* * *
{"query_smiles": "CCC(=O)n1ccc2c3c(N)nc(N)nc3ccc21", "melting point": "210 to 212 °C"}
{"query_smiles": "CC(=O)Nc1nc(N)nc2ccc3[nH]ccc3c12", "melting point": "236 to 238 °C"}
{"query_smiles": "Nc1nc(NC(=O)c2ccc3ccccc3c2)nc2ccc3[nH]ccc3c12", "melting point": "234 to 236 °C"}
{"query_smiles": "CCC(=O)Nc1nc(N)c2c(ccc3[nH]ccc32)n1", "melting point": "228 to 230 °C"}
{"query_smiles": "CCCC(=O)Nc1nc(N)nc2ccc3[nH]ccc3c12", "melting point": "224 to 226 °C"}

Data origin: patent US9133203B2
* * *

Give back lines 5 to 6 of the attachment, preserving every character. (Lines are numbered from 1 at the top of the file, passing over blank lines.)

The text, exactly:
{"query_smiles": "CCCC(=O)Nc1nc(N)nc2ccc3[nH]ccc3c12", "melting point": "224 to 226 °C"}

Data origin: patent US9133203B2